What are repetitive stress injuries?
Repetitive stress injury (also referred to as repetitive strain injury and described using the acronym RSI) refers to a wide range of conditions of the muscles, tendons, nerves and other soft tissues which have been caused by repetitive use of a certain part of the body. As nearly all jobs in the healthcare sector involve the carrying out of repetitive manual tasks on a daily basis, it will come as no surprise that RSIs are a common risk factor for nurses and careworkers.
Some of the more common RSIs include:
- Bursitis – an inflammation of the fluid-filled sacs between bones, tendons, joints and muscles.
- Carpal tunnel syndrome – compression of the median nerve through the carpal tunnel in the wrist area causing numbness and pain in the hand.
- DeQuervain’s Tenosynovitis – the sheaths of the short thumb extensor and long thumb abductor become thickened, resulting in tenosynovitis at the base of the thumb.
- Dupuytren’s contracture – connective tissue under the skin of the palm contract and toughen over time causing one or more of the fingers to bend into the palm of the hand.
- Epicondylitis – strenuous overuse of the muscles and tendons where the bone and tendon join giving rise to conditions like tennis elbow and golfer’s elbow.
- Ganglion – fluid-filled swellings forming on top of joints or tendons in the wrists, hands, and feet.
- Rotator cuff syndrome – inflammation of tendons and muscles in the shoulder.
- Tendinitis – inflammation of a tendon that has been subjected to a repetitive activity.
- Tenosynovitis – the sheath around the tendon becomes inflamed.
- Thoracic Outlet Syndrome – narrow passages in the neck become constricted, leading to compression of neural and vascular flow.
- Trigger finger – a fingers or thumb catches in a bent position.
How will I know if I’m suffering from an RSI?
The signs and symptoms of RSIs vary widely, depending on which part of the body is affected and what the cause of the injury is. Often symptoms may initially only occur when the repetitive task which is the source of the problem is being done and will then dissipate slowly once the task has been completed. However, the typical experience is that if the task continues to be repeated the symptoms worsen and they remain long after the task has been finished and can eventually result in constant pain or discomfort.
Common signs and symptoms of RSIs include:
- A throbbing sensation in the affected area.
- Coldness in the hands or fingers.
- Loss of sensation or strength in the hand.
- Loss of fine-motor coordination (such as having difficulties doing up buttons).
- Pain and tenderness in the affected area.
- Pins and needles.
- Sleeping difficulties.
Am I entitled to be compensated if my injuries are due to repeating the same task over and over?
If your injuries are due to some task that you are obliged to carry out at work in order to discharge your duties as an employee and it was reasonably foreseeable that the repeated carrying out of this task over time would give rise to an RSI, then your employer will be obliged to compensate you for the pain, suffering, loss of wages, medical expenses and other expenses arising from your injury.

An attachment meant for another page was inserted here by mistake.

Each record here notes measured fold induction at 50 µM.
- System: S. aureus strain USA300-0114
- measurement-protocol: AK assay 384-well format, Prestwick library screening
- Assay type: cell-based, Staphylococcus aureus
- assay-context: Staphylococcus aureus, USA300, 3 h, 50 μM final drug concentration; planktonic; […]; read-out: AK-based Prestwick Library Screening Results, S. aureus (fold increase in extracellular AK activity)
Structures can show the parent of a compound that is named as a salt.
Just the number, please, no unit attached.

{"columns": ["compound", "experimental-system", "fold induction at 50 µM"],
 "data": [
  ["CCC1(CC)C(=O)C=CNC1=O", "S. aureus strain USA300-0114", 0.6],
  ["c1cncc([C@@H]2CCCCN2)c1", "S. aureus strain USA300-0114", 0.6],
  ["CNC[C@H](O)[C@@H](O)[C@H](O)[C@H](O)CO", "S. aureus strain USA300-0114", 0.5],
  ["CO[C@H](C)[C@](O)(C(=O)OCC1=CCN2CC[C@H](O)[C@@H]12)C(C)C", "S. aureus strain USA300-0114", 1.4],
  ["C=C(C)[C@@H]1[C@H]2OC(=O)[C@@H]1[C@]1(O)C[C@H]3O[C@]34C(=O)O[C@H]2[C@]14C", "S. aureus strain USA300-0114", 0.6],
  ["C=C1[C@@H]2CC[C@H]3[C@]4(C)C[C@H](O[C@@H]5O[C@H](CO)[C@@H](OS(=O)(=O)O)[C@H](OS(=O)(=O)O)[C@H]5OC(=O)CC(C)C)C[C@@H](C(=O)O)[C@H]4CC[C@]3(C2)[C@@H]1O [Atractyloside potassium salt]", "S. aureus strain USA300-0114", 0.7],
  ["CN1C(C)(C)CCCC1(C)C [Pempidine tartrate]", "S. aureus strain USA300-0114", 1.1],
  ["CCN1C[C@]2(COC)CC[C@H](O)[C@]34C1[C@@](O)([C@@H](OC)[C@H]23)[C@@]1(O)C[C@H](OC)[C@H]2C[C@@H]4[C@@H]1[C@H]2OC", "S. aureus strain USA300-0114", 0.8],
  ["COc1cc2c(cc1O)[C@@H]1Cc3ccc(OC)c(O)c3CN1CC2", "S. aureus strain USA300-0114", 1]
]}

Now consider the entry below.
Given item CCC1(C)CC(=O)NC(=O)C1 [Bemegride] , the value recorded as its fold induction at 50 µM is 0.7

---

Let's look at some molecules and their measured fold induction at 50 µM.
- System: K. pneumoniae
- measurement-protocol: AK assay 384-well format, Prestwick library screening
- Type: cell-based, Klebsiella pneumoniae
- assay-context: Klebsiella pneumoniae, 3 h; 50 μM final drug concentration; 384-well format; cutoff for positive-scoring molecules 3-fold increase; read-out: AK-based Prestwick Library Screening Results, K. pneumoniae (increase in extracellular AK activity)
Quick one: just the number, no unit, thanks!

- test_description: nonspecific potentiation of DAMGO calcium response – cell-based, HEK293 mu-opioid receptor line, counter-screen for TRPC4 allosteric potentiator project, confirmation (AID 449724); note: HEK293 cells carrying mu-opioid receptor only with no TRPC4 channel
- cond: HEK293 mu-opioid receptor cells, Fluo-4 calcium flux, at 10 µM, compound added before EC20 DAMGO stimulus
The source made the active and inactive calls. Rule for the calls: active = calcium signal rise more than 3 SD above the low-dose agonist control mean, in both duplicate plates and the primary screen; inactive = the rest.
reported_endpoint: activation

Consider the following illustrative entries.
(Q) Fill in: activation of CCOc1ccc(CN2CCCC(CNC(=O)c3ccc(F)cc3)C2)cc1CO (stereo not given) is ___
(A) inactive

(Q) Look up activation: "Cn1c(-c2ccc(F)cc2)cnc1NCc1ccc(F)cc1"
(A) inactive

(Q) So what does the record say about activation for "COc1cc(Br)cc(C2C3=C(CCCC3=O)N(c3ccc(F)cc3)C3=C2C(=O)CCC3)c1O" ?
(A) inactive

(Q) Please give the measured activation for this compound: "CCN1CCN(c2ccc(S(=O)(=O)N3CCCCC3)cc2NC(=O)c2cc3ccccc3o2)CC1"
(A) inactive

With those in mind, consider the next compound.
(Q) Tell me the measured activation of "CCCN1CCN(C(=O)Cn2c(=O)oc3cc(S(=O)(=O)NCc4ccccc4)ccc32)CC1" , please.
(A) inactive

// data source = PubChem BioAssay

What are my employer’s duties ensure that RSIs don’t occur?
Your employer has a duty to continuously carry out health and safety risk assessments to identify what tasks are likely to give rise to RSIs and, once these are identified, to devise ways to ensure that these types of injuries are avoided, whether this is by means of ensuring appropriate rest periods, using different equipment, or devising alternative systems of work which remove the need for the actions that will cause an RSI if carried out repetitively.
If some activity in your job is the source of RSI, restrictions on that work activity may be necessary in order to ensure that more serious, irreversible damage does not occur. A comprehensive ergonomic worksite evaluation should be conducted in which your employer uses the services of a physical or occupational therapist to assist in identifying specific problems. However, if you have already sustained a severe form of RSI you may well be forced to change occupations as any further repetition of the offending activity could prove detrimental to your health.
How much time do I have to bring a claim relating to an RSI?
One of the features of RSIs that can be problematic for employees when seeking to recover compensation for their injuries is that there is no one event that happened on a specific date that can be ascribed to being the cause of the injury. Typically, symptoms will initially be very mild and will become progressively worse as the offending activity is repeated. This deterioration can occur over months or even years. By the time a healthcare employee has realised that they’re suffering from a serious injury that has been caused by their work activities, it may be very difficult to say when exactly they first suffered from what could be considered to be a significant injury. This gives an employer to argue that, even though the RSI may have been caused by their failure in their duty of care to their employee, there do not have to pay a penny in compensation because the employee failed to commence their claim for compensation within two years of the date that they first became aware that they had suffered an injury at work.
For this reason, it is extremely important that any healthcare professional who is suffering from a work-related RSI, no matter how mild or seemingly insignificant, seeks legal advice without delay to ensure that steps are taken prevent their entitlement to compensation being extinguished by failing to commence their claim within the time period allowed by the Statute of Limitations.